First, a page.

Women Add Federal Suit Against UConn
Four women who say they were sexually assaulted while students at the University of Connecticut added a federal lawsuit late last week to an earlier civil rights complaint filed against the school.
The women are among seven students and recent graduates who last month asked the U.S. Department of Education's Office for Civil Rights to conduct a federal Title IX investigation of UConn. In both complaints, the women allege the school failed to protect them and responded to their sexual assault complaints with deliberate indifference or worse.
On Friday, Nov. 1, they said they were re-victimized by President Susan Herbst's response to their initial complaint. Herbst last week told the school's Board of Trustees, ''The suggestion that the University of Connecticut, as an institution, would somehow be indifferent to or dismissive of any report of sexual assault is astonishingly misguided and demonstrably untrue.''
''President Herbst's response made me feel invalidated all over again,'' said Rose Richi, a junior who alleges in the lawsuit she was raped by a football player. ''Our only motive is to get change, something she made clear was unnecessary. It was the most disappointing, invalidating and unreasonable response I've heard yet.''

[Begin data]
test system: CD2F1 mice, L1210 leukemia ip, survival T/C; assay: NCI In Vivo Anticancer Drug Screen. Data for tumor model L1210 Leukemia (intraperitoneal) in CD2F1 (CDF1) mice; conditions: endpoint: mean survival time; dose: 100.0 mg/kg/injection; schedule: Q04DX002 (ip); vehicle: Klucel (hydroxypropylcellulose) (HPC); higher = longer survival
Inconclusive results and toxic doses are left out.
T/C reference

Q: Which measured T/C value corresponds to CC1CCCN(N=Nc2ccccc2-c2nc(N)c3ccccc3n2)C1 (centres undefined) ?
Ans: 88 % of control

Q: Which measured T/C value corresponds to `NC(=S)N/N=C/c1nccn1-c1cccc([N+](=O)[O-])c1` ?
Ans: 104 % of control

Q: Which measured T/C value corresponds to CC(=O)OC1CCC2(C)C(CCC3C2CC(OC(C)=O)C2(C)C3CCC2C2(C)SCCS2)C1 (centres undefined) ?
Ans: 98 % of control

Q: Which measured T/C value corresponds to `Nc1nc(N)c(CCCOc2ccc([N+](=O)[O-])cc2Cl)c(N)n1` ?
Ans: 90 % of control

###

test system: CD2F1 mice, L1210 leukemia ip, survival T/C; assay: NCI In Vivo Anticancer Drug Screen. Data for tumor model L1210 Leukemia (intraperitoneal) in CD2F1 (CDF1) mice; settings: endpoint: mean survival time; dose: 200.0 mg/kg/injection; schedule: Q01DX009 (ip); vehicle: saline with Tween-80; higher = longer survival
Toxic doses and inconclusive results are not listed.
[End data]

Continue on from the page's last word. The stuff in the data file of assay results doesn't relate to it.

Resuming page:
The Associated Press and Connecticut Law Tribune do not normally report the names of those filing sexual assault complaints, but the women involved have asked that their names be used.
The lawsuit alleges discrimination based on gender and retaliation in violation of Title IX, which guarantees equal educational opportunities to students at schools that receive federal funds. It seeks unspecified monetary damages and changes in university policies.
University spokeswoman Stephanie Reitz said the school will carefully assess the allegations contained in the lawsuit.
''We care deeply for the safety and welfare of all of our students,'' she said. ''The University does all in its power to appropriately investigate and handle such claims in a manner that is fully compliant with the law and grounded in both sensitivity and fairness.''
Neither Reitz nor the athletic department immediately responded to an email seeking details about the handling of the complaint against the football player.
According to the lawsuit, an officer said to Richi he did not believe her, and no criminal charges were brought. Police also failed to notify her that she had the right to bring the alleged perpetrator up on administrative charges, according to the lawsuit.